Zika-Positive Mosquitoes Found In Miami Beach
Officials from the Florida Department of Agriculture have found three Zika-positive mosquito samples in Miami Beach.
This is the first time mosquitoes with the virus have been found in the continental United States. Mosquitoes are one of the main modes of transmission for the Zika virus, which can cause severe birth defects in infants of women who were infected during pregnancy.
The positive samples were announced in a press release from the Florida Department of Agriculture and Consumer Services:
The Florida Department of Agriculture and Consumer Services has detected Zika in three mosquito samples from a small area in Miami Beach. The mosquitoes from Miami Beach that tested positive for Zika are from an area where increased trapping and intensified mosquito control measures are occurring due to the investigation of local transmission led by the Florida Department of Health. Ninety-five additional samples have been submitted by Miami-Dade County after the date of the positive submission, and the mosquitoes have tested negative for Zika. "This find is disappointing, but not surprising. Florida is among the best in the nation when it comes to mosquito surveillance and control, and this detection enables us to continue to effectively target our resources. Miami-Dade County, the city of Miami Beach and state and federal partners will continue to work aggressively to prevent the spread of Zika,” stated Commissioner of Agriculture Adam H. Putnam.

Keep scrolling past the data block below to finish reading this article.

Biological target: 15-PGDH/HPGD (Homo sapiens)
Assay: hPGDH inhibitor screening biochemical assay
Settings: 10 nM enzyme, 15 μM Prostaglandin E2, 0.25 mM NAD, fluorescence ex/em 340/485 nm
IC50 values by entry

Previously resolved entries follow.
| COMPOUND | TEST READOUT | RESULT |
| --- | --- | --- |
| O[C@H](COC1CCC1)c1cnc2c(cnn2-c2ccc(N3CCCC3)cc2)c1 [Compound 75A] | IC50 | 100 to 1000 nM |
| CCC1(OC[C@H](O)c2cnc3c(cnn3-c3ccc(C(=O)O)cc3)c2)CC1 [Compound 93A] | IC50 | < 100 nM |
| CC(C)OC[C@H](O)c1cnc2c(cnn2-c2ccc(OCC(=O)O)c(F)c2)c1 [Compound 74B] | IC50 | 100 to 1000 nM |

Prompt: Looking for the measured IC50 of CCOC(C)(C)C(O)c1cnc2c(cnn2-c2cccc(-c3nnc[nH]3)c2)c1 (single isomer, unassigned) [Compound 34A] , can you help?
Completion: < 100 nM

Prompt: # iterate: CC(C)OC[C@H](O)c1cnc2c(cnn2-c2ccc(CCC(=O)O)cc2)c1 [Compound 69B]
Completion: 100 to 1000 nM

One of the three positive samples was discovered at the Miami Beach Botanical Garden. Officials declined to identify where the other two samples were found, citing concerns over the privacy of the people nearby.
“The message here remains the same: We need to drain and cover,” said Miami-Dade County Mayor Carlos Gimenez at a press conference about the findings. He reiterated that pregnant women should cover up and people should use protection to keep from spreading the virus sexually.
The city of Miami Beach continues to spray larvicide and insecticide. And it’s removing all bromeliads from public places because the plants make excellent breeding sites.
“This is the cockroach of mosquitoes. It will find its way somehow to breed,” said Gimenez.
While the recommendations haven’t changed, the positive samples mean the virus may be more entrenched than if it were just being spread from infected travelers.
“It’s an indication that supports there’s virus in the population of mosquitoes here,” said Dr. Mario Perez, who works with Florida International University and is an expert in the mosquito that transmits Zika.
A second batch of mosquito traps from Miami Beach is currently being tested for more evidence of Zika virus.